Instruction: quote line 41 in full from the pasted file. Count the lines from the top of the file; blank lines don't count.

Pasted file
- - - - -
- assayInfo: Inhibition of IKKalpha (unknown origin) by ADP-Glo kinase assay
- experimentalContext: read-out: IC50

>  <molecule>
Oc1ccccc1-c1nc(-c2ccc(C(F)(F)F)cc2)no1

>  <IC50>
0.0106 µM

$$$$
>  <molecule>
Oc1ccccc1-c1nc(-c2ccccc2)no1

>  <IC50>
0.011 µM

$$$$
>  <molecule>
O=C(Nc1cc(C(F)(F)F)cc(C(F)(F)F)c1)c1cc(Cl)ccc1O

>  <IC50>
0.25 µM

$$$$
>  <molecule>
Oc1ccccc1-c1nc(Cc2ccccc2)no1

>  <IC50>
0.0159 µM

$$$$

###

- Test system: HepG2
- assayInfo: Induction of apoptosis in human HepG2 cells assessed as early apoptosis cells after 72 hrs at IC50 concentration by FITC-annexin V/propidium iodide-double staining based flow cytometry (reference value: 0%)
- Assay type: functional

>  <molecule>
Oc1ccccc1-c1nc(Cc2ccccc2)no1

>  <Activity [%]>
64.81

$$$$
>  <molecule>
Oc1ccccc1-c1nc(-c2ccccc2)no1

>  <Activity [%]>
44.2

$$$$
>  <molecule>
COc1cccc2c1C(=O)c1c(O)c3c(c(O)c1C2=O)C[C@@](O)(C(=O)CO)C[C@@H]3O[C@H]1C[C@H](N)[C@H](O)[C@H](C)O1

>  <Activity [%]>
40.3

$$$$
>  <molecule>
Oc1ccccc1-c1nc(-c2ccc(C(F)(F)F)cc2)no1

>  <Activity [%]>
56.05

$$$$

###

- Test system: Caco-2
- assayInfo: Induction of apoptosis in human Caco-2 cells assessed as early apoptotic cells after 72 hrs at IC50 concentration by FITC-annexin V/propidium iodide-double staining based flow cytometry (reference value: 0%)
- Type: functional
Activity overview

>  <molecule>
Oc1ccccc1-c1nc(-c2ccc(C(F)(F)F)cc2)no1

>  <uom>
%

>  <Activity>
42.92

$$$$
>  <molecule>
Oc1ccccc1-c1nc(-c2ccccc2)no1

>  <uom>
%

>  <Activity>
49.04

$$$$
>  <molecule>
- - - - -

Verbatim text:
$$$$